Comparison of glufosinate-tolerant, glyphosate-tolerant, and non-transgenic cotton weed control systems

dc.contributor.committeeChairKeeling, Wayne
dc.contributor.committeeChairDotray, Peter A.
dc.contributor.committeeMemberBoman, Randal K.
dc.contributor.committeeMemberSegarra, Eduardo
dc.contributor.committeeMemberBaughman, Todd A.
dc.creatorMcCormick, Kenneth M.
dc.date.accessioned2016-11-14T23:12:13Z
dc.date.available2012-06-01T15:30:41Z
dc.date.available2016-11-14T23:12:13Z
dc.date.issued2005-05
dc.description.abstractTwo irrigated and two dryland studies were conducted in 2003 and 2004 to compare net returns between glufosinate- and glyphosate-tolerant, and conventional cotton weed management systems. Herbicides within each weed control system were sprayed as needed based on recommended label rates and limitations, and were made independent of the weed control inputs within other systems. Weed control system costs were calculated using seed costs including technology fees, herbicide and application costs, and mechanical inputs, and lint yields were determined. The net returns above weed control system costs in 2003 with the glyphosate-tolerant system was $1,514/ha in the Lubbock irrigated study, while the glufosinate-tolerant system and conventional system were $1,131 and $889/ha, respectively. The net returns above weed control system costs were similar and ranged from $780 to $854/ha in 2004. Net returns above weed control system costs were similar for all three systems when averaged over years at the Lubbock dryland location and in 2003 at a second dryland location near Lockett. The glufosinate- and glyphosate-tolerant systems had similar net returns when averaged over years at an irrigated study near New Deal, and were greater than the conventional system. Unlike the other three trials, the conventional weed control system generated greater net returns above weed control system costs at Lockett in 2004 compared to the glyphosate-tolerant system. The glyphosate-tolerant system generally required less input to maintain effective weed control compared to the glufosinate-tolerant system, while the glufosinate-tolerant system required less input compared to the conventional system.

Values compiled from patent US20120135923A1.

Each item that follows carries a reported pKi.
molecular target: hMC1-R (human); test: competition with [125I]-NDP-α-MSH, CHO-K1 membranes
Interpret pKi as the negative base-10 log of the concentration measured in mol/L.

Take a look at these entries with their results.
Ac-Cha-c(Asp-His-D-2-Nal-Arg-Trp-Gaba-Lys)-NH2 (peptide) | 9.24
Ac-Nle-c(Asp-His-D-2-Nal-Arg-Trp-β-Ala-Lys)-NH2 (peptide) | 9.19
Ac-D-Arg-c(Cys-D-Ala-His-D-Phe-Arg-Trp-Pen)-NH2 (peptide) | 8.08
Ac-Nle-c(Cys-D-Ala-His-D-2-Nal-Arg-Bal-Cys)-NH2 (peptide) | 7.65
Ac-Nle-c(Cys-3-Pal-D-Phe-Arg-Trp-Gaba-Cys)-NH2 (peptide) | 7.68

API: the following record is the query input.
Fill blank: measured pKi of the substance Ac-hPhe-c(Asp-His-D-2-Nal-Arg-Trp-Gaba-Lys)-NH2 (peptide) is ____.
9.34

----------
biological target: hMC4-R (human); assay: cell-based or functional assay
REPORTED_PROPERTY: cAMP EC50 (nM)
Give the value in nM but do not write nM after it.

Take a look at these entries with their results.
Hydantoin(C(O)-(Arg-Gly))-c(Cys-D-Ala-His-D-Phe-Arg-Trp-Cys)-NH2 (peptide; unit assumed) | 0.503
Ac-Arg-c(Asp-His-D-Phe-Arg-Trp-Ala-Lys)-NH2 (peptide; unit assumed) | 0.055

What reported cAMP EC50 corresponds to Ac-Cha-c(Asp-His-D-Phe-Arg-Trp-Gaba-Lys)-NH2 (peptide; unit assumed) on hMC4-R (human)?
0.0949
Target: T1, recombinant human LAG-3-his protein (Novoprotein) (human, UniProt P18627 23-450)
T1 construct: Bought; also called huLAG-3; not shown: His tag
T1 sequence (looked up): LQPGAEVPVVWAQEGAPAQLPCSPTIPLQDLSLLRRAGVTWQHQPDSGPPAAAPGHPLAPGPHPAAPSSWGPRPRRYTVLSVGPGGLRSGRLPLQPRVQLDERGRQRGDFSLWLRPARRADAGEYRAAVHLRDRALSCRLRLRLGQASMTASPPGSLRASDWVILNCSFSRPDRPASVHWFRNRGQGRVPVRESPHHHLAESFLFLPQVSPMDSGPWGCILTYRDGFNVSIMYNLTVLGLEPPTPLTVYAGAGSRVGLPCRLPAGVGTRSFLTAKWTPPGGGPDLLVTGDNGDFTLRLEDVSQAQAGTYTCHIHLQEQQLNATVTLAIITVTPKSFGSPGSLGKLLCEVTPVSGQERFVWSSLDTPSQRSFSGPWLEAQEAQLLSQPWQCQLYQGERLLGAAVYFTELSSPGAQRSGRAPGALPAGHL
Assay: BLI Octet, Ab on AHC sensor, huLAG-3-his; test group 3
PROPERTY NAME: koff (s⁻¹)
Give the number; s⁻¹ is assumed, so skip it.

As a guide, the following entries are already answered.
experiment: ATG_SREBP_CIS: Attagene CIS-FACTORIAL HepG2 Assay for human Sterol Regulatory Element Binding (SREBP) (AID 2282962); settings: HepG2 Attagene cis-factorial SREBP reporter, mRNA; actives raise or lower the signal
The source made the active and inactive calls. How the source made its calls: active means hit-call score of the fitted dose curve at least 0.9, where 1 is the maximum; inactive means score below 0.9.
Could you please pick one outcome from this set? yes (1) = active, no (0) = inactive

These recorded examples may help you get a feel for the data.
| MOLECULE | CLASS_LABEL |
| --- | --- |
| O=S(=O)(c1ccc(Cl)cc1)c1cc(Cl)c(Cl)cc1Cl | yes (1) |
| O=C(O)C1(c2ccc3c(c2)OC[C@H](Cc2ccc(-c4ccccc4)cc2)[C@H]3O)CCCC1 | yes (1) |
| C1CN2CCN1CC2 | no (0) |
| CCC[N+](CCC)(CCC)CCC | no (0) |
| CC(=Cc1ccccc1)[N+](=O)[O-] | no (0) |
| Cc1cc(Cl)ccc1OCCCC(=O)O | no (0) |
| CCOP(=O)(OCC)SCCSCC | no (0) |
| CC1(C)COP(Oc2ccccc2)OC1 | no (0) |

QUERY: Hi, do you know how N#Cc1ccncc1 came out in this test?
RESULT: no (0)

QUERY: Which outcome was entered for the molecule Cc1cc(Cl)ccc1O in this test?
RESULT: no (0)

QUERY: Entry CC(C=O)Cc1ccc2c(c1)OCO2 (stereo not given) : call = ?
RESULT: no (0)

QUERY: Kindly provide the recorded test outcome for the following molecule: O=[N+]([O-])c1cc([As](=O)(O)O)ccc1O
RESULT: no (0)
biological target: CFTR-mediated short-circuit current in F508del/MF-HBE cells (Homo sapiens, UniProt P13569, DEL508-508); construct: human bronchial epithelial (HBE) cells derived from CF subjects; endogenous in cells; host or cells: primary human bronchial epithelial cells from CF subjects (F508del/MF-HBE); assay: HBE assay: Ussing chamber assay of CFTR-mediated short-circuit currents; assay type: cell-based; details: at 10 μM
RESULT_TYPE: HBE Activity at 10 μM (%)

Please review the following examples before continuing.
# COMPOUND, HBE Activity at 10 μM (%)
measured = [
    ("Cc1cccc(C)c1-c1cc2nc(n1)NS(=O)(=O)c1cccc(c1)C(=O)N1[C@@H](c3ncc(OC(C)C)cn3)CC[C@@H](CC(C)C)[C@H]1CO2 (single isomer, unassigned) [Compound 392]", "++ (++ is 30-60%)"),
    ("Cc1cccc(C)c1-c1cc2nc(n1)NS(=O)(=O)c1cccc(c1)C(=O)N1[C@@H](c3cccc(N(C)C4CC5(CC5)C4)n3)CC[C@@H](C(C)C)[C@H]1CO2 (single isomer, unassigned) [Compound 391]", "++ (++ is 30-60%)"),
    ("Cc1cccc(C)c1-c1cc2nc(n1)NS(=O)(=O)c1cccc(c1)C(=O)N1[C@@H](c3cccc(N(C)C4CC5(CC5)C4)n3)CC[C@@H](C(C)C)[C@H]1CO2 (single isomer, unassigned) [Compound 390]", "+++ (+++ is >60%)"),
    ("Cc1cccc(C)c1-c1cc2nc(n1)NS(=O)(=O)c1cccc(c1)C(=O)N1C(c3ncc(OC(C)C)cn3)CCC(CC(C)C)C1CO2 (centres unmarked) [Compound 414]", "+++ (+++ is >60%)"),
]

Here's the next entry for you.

dc.format.mimetypeapplication/pdf
dc.identifier.urihttp://hdl.handle.net/2346/1092
dc.language.isoeng
dc.rights.availabilityUnrestricted.
dc.subjectHerbicide tolerant
dc.subjectEconomic analysis
dc.subjectBiotechnology
dc.titleComparison of glufosinate-tolerant, glyphosate-tolerant, and non-transgenic cotton weed control systems
dc.typeThesis

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